What have a Derry traffic warden, an eight year-old boy and a woman from Warwickshire got in common?
No, this is not a preamble to some horrendously unfunny joke but instead a small snapshot of people who have contributed to the City of Culture Quilt currently being crafted in Hansel and Gretel Knits in number nine Pump Street.
The project is funded by the Culture Company and is being managed by Hansel and Gretel owner Aine Clarke.
It’s hoped that as many people as possible will get involved in the project by contributing their own knitted or crocheted square. Aine has already had interest from as far away as San Francisco and Australia and she hopes that the finished product will measure 40ft by 20ft.
“I visited Galway and London recently and saw pieces of crochet and knitted art. It was really visual and pleasing and I thought it would be a great idea to do something similar in Derry.
“It was then that I heard about the City of Culture’s individual artists award. I think thousands applied but only 45 were successful; I was one of the lucky ones. I have to thank the Culture Company for giving me this opportunity; I am quite excited.”
Aine has been in business for ten years and when she’s not busy working away in her little shop she’s teaching people from all over the city how to crochet and knit.
“My mother, Mary, used to knit and sew when I was a young girl so I got the bug from her. She’s a retired teacher now but she helps me out in the shop - I would be lost without her,” said Aine.
In the middle of the interview, a postman with a bundle of letters under his arm enters the shop and hands Aine her mail. Aine opens one of the letters and a knitted square falls out of the envelope. Inside the envelope is a note from a woman in Warwickshire.
“You couldn’t make it up,” says Aine.
“This woman from Warwickshire contacted me via Facebook - this is her knitted square - I’ll attach it to the Culture Quilt with a few other squares later on,” she smiled.
The Culture Quilt is the project’s centre piece but its aim is to teach as many people as possible how to knit and crochet.
“The whole ethos of the project is to encourage as many people as possible from the city to try out knitting and crocheting.
“I tell people to try and knit or crochet a square of about 20cm by 20cm. It’s totally up to the individual what colours they want to use and if they come to the shop here in Pump Street I will provide them with all the wool. I have had people from America and Australia with connections to Derry contact me to ask if they send a square back home, would it be ok if a friend or relative comes up to the shop and sews it on to the quilt? I can’t get over the response.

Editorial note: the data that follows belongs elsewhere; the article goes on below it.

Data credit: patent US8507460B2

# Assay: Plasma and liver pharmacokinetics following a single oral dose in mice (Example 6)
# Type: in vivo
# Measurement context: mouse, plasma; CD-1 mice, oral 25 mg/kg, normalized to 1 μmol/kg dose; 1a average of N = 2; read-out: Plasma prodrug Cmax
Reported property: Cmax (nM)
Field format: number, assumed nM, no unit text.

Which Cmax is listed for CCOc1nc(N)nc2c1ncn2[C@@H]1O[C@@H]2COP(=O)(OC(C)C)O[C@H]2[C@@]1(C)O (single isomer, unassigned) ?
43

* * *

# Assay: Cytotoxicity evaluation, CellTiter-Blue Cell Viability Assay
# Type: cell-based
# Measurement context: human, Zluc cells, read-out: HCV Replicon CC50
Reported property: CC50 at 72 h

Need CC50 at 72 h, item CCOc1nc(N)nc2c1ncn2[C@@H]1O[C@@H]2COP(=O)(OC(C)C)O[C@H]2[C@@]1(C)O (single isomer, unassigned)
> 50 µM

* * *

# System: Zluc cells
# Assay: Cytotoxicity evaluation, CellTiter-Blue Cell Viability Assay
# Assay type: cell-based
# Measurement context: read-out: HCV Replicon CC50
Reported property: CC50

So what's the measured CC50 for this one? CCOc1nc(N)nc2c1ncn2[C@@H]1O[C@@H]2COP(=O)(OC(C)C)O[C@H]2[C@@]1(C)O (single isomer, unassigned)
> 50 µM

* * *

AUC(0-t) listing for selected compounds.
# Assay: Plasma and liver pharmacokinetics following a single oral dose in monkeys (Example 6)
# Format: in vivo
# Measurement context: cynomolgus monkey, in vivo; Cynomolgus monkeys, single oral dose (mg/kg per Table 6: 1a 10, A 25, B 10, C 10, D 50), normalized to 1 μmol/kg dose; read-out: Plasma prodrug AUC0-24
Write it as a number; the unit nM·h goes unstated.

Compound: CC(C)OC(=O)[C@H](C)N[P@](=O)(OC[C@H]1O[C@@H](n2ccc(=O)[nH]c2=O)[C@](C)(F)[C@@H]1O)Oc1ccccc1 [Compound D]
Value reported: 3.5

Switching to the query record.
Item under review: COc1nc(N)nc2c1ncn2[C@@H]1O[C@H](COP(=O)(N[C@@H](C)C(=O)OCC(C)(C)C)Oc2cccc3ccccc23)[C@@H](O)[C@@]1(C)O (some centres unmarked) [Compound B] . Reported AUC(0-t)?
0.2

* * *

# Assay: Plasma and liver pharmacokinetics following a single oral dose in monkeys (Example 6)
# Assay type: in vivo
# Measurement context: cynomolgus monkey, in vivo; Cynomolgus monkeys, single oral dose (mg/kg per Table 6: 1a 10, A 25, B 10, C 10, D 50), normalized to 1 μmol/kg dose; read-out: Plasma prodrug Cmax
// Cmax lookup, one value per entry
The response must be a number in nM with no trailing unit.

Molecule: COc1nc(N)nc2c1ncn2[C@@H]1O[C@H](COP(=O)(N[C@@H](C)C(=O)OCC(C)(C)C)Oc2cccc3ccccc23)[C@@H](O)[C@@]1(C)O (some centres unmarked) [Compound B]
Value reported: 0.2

She added: “In the last three weeks I started a group of 70 girls in St. Cecilia’s College and I am teaching them how to crochet. I have also been teaching in the Waterside Hospital, the Girl Guides, several primary schools and even a few homes; I haven’t stopped.”
Aine keeps everyone up to date with the development of the quilt on Facebook. In the last few weeks she’s convinced her eight-year old son Oliver, local traffic wardens and even postal workers to give knitting a go and to prove they’ve contributed, she posts photographs online.
“There’s been a lot of interest online and everyone is always waiting to see what photograph I am going to put up next.
“The project has only been going for the last three weeks and it’s been amazing. We have already got Girl Guides involved, the Women’s Union and North West Regional College and St. Mary’s College want to get involved after Easter.”
Aine said that one of the reasons she initiated the project was because she was saddened at the downward trend of girls learning how to knit or crochet.
“I couldn’t believe that some of the schools in Derry didn’t teach crocheting or knitting. I’ve been doing this for quite a while, crocheting and knitting have been proven to help people with depression and anxiety; there are so many benefits to it.”
Craft Month takes place in Derry during August this year and that’s when Aine hopes to be able to unveil the finished quilt.
“If it’s big enough maybe we could hang the quilt from the walls of Ebrington Square but these are ideas that I want people to come up with themselves.”
If you would be interested in contributing to the City of Culture Quilt, contact Aine Clarke on 02871 261 360 or visit the Hansel-Gretel Facebook page. City of Culture Quilt workshops take place at Hansel and Gretel in Pump Street, every Tuesday at 12.30pm.